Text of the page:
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Architecture and hydration of the arginine-binding site of neuropilin-1

DOI: 10.1111/febs.14405 DOI Help

Authors: Filipa Mota (Magnus Life Science) , Constantina Fotinou (Magnus Life Science) , Rohini Rhana (Magnus Life Science) , A. W. Edith Chan (University College London) , Tamas Yelland (Magnus Life Science) , Mohamed T. Arooz (University College London) , Andrew P. O'Leary (Magnus Life Science) , Jennie Hutton (Magnus Life Science) , Paul Frankel (Magnus Life Science; BHF Laboratories at University College London) , Ian Zachary (BHF Laboratories at University College London) , David Selwood (University College London) , Snezana Djordjevic (University College London)
Co-authored by industrial partner: No

Type: Journal Paper
Journal: The Febs Journal

State: Published (Approved)
Published: February 2018
Diamond Proposal Number(s): 12305

Open Access Open Access

Abstract: Neuropilin-1 (NRP1) is a transmembrane co-receptor involved in binding interactions with variety of ligands and receptors, including receptor tyrosine kinases. Expression of NRP1 in several cancers correlates with cancer stages and poor prognosis. Thus, NRP1 has been considered a therapeutic target and is the focus of multiple drug discovery initiatives. Vascular endothelial growth factor (VEGF) binds to the b1 domain of NRP1 through interactions between the C-terminal arginine of VEGF and residues in the NRP1 binding site including Tyr297, Tyr353, Asp320, Ser346, and Thr349. We obtained several complexes of the synthetic ligands and the NRP1-b1 domain and used X-ray crystallography and computational methods to analyze atomic details and hydration profile of this binding site. We observed side chain flexibility for Tyr297 and Asp320 in the 6 new high resolution crystal structures of arginine analogues bound to NRP1. In addition, we identified conserved water molecules in binding site regions which can be targeted for drug design. The computational prediction of the VEGF ligand-binding site hydration map of NRP1 was in agreement with the experimentally-derived, conserved hydration structure. Displacement of certain conserved water molecules by a ligand's functional groups may contribute to binding affinity, whilst other water molecules perform as protein - ligand bridges. Our report provides a comprehensive description of the binding site for the peptidic ligands’ C-terminal arginines in the b1 domain of NRP1, highlights the importance of conserved structural waters in drug design, and validates the utility of the computational hydration map prediction method in the context of neuropilin.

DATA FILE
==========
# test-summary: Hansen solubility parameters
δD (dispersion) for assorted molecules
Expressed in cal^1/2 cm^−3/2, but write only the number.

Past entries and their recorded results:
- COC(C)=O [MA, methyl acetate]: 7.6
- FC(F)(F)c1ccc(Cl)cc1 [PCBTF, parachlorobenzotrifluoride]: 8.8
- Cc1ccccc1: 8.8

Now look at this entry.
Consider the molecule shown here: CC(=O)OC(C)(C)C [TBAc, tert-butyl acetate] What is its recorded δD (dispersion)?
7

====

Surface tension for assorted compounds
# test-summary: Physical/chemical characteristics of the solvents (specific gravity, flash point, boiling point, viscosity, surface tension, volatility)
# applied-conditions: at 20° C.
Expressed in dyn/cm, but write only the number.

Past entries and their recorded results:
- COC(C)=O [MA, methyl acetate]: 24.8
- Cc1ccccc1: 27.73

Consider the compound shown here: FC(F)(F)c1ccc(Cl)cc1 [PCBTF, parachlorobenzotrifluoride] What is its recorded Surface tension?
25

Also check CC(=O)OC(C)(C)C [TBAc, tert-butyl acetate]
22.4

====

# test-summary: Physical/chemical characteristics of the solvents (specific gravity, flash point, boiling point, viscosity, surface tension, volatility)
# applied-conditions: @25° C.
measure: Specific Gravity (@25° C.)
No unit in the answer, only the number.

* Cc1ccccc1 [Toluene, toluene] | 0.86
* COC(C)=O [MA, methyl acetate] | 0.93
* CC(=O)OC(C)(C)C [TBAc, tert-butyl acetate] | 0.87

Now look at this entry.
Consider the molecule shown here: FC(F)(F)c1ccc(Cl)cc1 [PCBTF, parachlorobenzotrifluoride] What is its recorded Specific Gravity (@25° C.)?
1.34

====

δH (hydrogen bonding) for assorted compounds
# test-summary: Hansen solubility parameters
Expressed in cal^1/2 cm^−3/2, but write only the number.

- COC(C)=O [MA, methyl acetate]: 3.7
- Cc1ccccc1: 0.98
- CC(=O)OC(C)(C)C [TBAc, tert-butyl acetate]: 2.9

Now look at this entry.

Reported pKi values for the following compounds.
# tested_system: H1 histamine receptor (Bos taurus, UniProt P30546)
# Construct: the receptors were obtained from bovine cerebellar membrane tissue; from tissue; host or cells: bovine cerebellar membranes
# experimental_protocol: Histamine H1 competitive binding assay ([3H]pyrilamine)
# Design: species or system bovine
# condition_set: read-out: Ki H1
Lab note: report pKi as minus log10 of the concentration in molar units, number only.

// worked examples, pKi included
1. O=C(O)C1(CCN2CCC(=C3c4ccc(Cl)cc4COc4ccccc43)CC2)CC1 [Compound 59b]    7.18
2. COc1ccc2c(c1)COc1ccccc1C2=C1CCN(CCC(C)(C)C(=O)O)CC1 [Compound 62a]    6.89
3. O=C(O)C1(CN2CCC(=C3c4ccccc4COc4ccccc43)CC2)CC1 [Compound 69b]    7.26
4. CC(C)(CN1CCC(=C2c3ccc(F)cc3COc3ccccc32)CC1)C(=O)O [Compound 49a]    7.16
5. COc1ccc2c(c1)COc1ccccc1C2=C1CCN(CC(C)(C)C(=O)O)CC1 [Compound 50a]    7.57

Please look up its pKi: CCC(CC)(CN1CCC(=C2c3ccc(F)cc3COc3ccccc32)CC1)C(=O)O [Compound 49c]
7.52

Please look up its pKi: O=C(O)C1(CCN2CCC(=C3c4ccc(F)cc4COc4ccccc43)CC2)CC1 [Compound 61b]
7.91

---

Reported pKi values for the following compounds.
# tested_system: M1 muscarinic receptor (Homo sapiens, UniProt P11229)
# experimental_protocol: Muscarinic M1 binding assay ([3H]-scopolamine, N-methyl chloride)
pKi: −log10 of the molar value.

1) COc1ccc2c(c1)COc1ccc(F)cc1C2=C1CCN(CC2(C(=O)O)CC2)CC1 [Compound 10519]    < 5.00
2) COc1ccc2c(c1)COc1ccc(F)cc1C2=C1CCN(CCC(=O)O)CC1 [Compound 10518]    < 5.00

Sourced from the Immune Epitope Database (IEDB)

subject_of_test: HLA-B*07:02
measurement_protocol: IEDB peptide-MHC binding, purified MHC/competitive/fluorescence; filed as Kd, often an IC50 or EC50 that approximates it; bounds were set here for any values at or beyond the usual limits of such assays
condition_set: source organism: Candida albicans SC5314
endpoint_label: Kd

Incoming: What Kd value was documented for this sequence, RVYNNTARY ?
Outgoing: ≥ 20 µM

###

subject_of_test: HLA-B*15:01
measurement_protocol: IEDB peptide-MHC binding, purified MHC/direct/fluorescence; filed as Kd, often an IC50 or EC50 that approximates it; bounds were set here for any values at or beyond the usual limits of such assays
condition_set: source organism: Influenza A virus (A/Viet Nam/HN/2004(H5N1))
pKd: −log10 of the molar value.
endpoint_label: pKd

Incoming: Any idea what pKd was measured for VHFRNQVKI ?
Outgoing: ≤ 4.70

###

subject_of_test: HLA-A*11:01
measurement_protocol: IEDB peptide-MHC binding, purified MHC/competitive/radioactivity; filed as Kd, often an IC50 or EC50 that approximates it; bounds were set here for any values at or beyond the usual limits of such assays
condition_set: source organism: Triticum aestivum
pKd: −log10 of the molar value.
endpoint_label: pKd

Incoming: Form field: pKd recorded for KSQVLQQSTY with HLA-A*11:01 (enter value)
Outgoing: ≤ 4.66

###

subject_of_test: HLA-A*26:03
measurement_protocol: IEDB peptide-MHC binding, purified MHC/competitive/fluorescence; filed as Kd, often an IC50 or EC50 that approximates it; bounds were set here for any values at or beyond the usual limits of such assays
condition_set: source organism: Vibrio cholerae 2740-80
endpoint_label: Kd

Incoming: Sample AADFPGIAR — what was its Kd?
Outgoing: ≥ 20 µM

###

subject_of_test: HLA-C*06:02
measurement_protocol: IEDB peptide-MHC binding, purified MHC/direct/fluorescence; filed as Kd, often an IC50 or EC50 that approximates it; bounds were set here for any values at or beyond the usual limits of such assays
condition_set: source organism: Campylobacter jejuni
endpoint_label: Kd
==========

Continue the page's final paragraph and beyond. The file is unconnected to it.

Journal Keywords: x-ray crystallography; ligand-binding protein; vascular endothelial growth factor (VEGF); neuropilin; SPR

Subject Areas: Biology and Bio-materials, Medicine

Instruments: I04-Macromolecular Crystallography

Added On: 22/02/2018 14:24


Discipline Tags:

Non-Communicable Diseases Health & Wellbeing Cancer Structural biology Drug Discovery Life Sciences & Biotech

Technical Tags:

Diffraction Macromolecular Crystallography (MX)